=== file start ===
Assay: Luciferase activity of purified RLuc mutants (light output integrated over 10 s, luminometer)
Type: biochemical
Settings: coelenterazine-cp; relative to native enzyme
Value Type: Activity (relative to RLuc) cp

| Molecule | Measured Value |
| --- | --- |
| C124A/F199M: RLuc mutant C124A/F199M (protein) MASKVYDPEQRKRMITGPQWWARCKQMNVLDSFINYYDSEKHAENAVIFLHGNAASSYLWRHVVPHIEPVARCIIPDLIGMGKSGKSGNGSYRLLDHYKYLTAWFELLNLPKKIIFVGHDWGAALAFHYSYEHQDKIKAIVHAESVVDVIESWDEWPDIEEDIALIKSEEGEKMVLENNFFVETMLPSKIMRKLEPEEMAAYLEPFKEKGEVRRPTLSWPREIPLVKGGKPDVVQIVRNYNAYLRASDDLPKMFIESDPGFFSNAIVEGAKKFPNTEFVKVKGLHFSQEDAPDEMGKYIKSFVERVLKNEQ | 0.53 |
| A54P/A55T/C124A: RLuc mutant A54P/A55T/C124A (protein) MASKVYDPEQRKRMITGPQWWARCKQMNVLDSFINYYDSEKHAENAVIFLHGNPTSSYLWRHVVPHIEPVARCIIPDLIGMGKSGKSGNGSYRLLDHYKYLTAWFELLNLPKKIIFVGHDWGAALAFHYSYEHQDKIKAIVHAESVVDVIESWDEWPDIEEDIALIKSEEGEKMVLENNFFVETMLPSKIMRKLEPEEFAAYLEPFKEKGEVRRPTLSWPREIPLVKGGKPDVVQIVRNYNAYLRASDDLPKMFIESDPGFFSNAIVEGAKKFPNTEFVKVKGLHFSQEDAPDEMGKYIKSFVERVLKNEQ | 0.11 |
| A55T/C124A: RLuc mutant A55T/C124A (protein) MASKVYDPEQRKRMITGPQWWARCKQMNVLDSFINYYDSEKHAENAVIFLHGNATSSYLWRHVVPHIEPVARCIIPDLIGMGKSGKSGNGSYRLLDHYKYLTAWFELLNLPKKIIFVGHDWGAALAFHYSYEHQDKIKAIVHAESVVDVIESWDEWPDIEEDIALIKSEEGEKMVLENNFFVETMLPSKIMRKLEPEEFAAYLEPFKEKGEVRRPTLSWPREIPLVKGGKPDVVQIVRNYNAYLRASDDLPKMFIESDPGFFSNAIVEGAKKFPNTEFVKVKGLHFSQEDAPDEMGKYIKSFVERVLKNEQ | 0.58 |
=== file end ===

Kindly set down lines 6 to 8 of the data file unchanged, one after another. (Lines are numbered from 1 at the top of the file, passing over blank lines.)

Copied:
| --- | --- |
| C124A/F199M: RLuc mutant C124A/F199M (protein) MASKVYDPEQRKRMITGPQWWARCKQMNVLDSFINYYDSEKHAENAVIFLHGNAASSYLWRHVVPHIEPVARCIIPDLIGMGKSGKSGNGSYRLLDHYKYLTAWFELLNLPKKIIFVGHDWGAALAFHYSYEHQDKIKAIVHAESVVDVIESWDEWPDIEEDIALIKSEEGEKMVLENNFFVETMLPSKIMRKLEPEEMAAYLEPFKEKGEVRRPTLSWPREIPLVKGGKPDVVQIVRNYNAYLRASDDLPKMFIESDPGFFSNAIVEGAKKFPNTEFVKVKGLHFSQEDAPDEMGKYIKSFVERVLKNEQ | 0.53 |
| A54P/A55T/C124A: RLuc mutant A54P/A55T/C124A (protein) MASKVYDPEQRKRMITGPQWWARCKQMNVLDSFINYYDSEKHAENAVIFLHGNPTSSYLWRHVVPHIEPVARCIIPDLIGMGKSGKSGNGSYRLLDHYKYLTAWFELLNLPKKIIFVGHDWGAALAFHYSYEHQDKIKAIVHAESVVDVIESWDEWPDIEEDIALIKSEEGEKMVLENNFFVETMLPSKIMRKLEPEEFAAYLEPFKEKGEVRRPTLSWPREIPLVKGGKPDVVQIVRNYNAYLRASDDLPKMFIESDPGFFSNAIVEGAKKFPNTEFVKVKGLHFSQEDAPDEMGKYIKSFVERVLKNEQ | 0.11 |